You might think that we let out a collective sigh of relief when Jackson announces, 'Continuing the search for Jose...' but no, because a moray eel fighting an octopus is a lot cooler than what we're about to get stuck with. You see, the native chief on the island the Miami grounded itself on is one of those embarrassing artefacts of classic Hollywood. It isn't just that this South Sea Islander is played by a man born in Norfolk, Virginia and who probably only left it to seek fame in Hollywood, it's that actor Bill Lemuels somehow felt that the part called for a bad Béla Lugosi accent, only to prove so bad at it that he comes across more like Mal Arnold trying to channel Béla Lugosi in Blood Feast, only wearing curlers and a Hawaiian skirt. It's one of those surreal moments that's so unarguably wrong that we wonder who the starlet slept with to get the part, only to get confused when we remember that this starlet is a 45 year old man.

If anything, Lemuels and his Transylvanian interpretations of dialogue like, 'What brrrrings you to the island, captain?' simply make the rest of the cast look like Oscar nominees in comparison. The crew is apparently made up of three men: Jackson, his father and Tiny the cook, all of whom would seem lacking in any company other than Lemuels'. Barry Norton plays Jackson roughly like William Haines would have played Marlon Brando in a biopic centred around filming The Wild One. Jack Barty is so wooden as his father that one of those natives may have tried climbing him to find coconuts. Terry Grey, whose five credits at IMDb are all for variants of this film, is the best of the three but that really isn't saying much. He was one of the writers too, though he neglected to explain why his character is named Tiny. He isn't a midget so it's not literal. He's not that tall either so it's not ironic. Maybe it's a self deferential reference to the size of his penis.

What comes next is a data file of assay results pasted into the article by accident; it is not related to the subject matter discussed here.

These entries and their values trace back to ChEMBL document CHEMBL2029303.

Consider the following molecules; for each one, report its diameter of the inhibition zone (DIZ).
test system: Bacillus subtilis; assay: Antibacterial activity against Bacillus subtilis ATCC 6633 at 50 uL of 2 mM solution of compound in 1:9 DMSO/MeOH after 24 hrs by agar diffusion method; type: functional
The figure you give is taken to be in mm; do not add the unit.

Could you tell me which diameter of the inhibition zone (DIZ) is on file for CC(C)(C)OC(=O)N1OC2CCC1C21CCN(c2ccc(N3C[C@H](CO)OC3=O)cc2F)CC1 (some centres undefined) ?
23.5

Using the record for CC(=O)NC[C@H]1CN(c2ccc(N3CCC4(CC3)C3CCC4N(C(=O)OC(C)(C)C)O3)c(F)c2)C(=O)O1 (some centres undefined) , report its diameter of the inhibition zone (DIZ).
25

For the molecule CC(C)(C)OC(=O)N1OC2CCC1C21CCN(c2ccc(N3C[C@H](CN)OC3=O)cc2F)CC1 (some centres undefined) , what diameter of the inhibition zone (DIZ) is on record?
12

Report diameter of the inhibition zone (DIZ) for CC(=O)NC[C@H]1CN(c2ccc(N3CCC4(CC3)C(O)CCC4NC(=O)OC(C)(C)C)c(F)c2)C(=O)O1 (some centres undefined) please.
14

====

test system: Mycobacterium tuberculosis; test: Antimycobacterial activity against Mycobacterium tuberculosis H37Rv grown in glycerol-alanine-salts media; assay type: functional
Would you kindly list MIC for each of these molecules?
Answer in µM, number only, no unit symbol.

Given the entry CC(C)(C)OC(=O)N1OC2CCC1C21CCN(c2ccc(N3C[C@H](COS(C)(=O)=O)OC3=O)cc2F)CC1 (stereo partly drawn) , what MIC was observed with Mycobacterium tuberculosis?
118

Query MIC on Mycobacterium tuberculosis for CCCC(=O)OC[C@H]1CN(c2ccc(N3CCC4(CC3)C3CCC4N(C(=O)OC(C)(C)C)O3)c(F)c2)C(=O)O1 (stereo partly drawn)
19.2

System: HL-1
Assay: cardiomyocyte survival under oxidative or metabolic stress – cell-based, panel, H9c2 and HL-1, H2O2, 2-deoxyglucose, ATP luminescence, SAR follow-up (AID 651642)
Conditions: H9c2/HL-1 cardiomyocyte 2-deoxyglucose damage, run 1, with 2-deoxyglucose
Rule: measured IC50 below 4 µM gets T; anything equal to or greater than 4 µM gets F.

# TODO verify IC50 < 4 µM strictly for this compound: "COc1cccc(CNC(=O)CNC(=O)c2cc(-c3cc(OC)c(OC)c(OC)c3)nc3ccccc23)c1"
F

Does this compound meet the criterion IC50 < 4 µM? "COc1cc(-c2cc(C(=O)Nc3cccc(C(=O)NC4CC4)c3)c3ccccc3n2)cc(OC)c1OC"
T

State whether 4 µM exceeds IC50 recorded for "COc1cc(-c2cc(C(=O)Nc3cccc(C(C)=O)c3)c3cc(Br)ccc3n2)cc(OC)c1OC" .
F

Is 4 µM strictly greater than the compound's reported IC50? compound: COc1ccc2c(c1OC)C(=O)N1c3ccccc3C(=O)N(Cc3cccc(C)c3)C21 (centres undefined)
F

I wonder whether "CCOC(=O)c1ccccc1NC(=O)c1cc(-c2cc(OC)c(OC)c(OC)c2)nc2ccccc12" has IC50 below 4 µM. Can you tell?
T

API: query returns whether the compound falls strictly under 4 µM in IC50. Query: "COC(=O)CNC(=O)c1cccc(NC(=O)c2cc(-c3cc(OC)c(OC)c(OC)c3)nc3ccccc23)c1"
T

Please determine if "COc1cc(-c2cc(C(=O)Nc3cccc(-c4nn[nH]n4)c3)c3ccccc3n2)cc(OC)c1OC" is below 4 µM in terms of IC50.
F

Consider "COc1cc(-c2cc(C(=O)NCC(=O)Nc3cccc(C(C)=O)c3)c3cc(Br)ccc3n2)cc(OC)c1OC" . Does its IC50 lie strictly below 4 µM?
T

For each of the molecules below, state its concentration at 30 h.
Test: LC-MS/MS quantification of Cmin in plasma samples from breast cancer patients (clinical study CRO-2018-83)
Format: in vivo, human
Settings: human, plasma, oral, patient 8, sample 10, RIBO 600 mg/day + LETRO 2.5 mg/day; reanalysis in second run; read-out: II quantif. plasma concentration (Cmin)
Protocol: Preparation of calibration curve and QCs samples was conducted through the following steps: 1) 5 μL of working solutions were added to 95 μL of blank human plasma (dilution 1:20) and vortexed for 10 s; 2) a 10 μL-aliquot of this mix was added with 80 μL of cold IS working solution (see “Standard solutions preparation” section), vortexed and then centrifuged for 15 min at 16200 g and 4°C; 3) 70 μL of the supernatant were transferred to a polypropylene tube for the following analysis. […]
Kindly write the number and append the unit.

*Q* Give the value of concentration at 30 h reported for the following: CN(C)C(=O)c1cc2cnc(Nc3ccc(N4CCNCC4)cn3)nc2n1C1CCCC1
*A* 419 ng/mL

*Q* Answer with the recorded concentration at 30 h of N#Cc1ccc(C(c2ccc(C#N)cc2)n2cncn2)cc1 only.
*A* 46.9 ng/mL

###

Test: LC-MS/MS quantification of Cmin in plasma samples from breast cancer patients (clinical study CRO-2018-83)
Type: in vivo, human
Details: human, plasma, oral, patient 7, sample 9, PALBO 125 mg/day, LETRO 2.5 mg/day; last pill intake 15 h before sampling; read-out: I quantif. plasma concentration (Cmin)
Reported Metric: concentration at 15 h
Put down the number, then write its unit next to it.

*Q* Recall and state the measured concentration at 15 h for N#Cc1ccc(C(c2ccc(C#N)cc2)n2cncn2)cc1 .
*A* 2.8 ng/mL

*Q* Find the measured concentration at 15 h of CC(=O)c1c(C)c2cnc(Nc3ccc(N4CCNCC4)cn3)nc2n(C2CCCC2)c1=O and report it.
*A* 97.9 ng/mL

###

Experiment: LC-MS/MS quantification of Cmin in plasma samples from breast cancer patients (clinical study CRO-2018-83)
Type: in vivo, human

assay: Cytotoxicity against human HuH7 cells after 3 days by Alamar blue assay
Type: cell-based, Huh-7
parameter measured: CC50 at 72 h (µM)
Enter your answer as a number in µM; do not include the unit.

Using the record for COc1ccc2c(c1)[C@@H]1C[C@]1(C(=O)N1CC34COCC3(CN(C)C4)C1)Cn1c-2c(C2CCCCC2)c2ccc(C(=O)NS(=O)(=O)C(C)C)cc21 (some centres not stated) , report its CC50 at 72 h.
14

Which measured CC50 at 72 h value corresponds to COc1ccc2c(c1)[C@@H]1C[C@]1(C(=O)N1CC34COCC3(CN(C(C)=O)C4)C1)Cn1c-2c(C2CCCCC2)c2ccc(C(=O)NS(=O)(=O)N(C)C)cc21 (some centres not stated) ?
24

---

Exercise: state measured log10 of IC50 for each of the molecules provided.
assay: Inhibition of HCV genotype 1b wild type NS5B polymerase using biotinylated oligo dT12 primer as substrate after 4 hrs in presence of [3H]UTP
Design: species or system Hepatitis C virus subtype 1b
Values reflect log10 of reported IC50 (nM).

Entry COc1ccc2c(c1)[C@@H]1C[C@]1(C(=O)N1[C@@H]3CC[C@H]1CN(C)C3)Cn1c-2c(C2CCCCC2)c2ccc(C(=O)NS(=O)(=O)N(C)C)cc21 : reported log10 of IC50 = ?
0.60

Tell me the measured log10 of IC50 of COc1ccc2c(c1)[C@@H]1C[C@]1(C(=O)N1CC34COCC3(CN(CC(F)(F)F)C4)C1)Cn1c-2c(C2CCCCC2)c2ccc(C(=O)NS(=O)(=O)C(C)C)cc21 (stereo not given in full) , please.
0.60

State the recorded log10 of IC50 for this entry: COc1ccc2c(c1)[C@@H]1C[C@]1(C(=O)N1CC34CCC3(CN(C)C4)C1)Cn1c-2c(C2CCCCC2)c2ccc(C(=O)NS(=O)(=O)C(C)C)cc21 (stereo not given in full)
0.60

There is one word here that's sheer genius, though hardly in the way the writers intended. When the Jacksons ask about the manta ray that's painted onto the wall of the chief's hut he explains that it's one of a pair of deadly killers that have plagued the island for centuries, the only objects of fear the natives have, but it was caught by the sole survivor of the wreck on the beach. 'Is it him?' Capt Jackson asks his son in a huddle, after he looks out the window at this magnificent fisherman. For the duration of one word, Norton provides a masterclass performance. 'Yeah,' he replies with so much resignation that we can fully believe that in that moment this character has just had his world turned upside down; lost all chance of getting any from his girlfriend, who now won't be his girlfriend for much longer; and been rooked between the eyes with guilt for not coming to look for his friend before now. Unfortunately one word is all he gets. That's all, folks.

Now Jose is having a ball on the island. Here he's the master fisherman of all time who is to be the next chief of the island and who spends his days making wild passionate love to Maya, the current chief's daughter. 'I'm one of them now,' he tells Jackson and you can't blame him. You'd think it would be easy for them to figure out a win/win situation here, where Jose could stay on his exotic island but Robert could take back something to prove to Louise that he was dead and so move on, but no, they go for the lose/lose situation instead. They get the entire island drunk and kidnap Jose. He'll thank them in the morning, they think, and amazingly he does! It's only when Tiny lets slip about Robert and Louise that he gets pissed and decides to haul them off to the waters of the devil monster on the pretext of showing them great tuna grounds. Maybe five writers is the point at which any film loses all valid character motivation.